With decaying orbits, the point of reentry depends heavily on solar activity, and is very hard to predict or control.
When there are things that could survive reentry and potentially be harmful, or humans and equipment you want to recover, you would wait until you reach the right spot in your orbit, then fire your thrusters against your orbit to slow you down enough to head back towards the earth in a controlled manner, roughly where you want to be.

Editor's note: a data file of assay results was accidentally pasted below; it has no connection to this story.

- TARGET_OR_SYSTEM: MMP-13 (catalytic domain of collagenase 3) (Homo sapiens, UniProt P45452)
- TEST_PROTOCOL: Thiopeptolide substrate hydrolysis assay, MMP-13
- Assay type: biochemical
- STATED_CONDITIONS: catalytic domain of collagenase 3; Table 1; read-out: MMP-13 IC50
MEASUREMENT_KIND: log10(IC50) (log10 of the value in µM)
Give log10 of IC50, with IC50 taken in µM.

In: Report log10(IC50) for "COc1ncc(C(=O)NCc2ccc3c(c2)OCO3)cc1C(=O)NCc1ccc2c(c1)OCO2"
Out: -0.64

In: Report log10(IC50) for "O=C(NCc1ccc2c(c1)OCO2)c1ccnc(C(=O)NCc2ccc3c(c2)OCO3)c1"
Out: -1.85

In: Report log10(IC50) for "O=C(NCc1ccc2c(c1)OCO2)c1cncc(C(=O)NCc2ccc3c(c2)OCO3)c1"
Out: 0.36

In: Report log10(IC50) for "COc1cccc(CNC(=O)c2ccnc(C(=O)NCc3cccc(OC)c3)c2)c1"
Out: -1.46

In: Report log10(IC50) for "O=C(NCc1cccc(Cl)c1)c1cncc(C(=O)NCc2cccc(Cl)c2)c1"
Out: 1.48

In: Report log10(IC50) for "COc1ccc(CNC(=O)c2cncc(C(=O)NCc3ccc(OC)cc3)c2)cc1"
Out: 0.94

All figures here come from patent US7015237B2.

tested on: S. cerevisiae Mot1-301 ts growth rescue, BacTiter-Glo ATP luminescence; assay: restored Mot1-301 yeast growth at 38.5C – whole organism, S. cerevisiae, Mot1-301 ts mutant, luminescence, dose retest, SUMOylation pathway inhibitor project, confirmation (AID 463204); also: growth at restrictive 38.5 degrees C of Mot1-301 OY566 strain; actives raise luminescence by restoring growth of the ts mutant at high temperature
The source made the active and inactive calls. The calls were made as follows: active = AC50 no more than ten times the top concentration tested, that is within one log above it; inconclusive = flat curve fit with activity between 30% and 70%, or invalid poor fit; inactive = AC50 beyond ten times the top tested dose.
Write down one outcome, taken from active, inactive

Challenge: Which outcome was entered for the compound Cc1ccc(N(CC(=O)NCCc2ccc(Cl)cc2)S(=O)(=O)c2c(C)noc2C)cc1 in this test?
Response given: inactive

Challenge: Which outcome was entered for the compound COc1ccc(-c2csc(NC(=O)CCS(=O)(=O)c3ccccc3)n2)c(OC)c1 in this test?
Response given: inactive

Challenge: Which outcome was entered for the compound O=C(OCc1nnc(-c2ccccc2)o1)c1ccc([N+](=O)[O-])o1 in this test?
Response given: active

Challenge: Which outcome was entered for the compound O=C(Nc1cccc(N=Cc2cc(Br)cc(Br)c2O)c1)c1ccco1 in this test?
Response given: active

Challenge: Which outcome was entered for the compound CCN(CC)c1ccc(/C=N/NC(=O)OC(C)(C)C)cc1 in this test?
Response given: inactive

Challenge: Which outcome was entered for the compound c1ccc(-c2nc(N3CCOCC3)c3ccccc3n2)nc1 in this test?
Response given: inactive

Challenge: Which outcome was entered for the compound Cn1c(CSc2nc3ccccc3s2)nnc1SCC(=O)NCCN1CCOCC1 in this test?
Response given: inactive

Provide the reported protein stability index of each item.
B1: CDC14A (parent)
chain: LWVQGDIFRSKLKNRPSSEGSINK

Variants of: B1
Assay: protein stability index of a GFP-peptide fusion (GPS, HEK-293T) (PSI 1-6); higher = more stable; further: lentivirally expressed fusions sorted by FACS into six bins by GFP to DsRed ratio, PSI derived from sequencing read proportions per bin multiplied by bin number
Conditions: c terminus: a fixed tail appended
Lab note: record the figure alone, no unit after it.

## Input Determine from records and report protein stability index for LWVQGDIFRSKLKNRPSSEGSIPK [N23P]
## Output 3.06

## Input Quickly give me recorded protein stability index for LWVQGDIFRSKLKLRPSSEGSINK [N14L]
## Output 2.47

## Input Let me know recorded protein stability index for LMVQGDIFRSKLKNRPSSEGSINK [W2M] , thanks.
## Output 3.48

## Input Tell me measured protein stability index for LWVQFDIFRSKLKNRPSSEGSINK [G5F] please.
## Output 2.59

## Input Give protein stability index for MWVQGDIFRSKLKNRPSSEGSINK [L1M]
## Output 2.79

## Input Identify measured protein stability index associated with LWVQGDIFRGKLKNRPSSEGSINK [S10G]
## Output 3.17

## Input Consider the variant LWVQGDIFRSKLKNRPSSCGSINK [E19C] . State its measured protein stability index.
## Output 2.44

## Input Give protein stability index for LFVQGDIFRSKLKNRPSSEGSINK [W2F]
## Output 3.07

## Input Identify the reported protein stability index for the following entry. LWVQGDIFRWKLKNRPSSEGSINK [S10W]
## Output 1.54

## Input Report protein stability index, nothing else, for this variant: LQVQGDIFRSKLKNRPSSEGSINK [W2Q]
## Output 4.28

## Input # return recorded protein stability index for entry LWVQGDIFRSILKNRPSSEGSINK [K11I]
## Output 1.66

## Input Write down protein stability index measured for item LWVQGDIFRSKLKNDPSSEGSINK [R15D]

Could this be achieved with ion propulsion?
Is the typical amount of ion thrusters mounted on satellites sufficient to deorbit in a timely enough manner?
What about controlled decay, could you use it to simulate a constant atmospheric drag, by compensating for solar activity?
If left to decay on its own through atmospheric drag, the moment reentry happens could vary by a few hours due to solar activity.
My question is about choosing the general point of reentry (a specific region or zone), not about aiming the spacecraft on a small ground based target.